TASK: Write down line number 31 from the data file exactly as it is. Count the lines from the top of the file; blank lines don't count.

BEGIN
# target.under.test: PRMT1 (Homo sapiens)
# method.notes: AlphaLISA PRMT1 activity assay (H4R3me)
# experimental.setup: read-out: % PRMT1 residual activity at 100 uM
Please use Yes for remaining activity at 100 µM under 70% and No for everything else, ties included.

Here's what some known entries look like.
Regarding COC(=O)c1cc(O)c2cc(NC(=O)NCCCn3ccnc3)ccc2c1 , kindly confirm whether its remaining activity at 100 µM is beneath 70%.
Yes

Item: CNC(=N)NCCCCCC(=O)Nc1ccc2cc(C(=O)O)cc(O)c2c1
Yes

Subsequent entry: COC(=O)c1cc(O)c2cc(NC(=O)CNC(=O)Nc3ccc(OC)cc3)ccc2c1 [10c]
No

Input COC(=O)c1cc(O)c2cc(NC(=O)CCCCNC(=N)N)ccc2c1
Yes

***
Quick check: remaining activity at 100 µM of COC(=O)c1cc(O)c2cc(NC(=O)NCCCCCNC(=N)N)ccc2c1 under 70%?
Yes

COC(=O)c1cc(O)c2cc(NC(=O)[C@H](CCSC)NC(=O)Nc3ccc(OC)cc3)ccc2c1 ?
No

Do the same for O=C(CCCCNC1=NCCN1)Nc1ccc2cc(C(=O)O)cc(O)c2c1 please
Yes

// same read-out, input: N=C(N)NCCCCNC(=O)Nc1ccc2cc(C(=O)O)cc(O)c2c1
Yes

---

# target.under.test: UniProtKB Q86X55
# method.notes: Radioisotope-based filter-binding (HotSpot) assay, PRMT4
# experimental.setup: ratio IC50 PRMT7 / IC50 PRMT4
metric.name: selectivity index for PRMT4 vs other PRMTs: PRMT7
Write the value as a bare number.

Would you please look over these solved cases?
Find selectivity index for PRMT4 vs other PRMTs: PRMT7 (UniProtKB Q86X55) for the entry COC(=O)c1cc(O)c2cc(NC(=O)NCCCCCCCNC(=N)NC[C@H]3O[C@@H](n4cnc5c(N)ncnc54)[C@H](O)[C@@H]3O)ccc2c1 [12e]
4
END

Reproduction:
4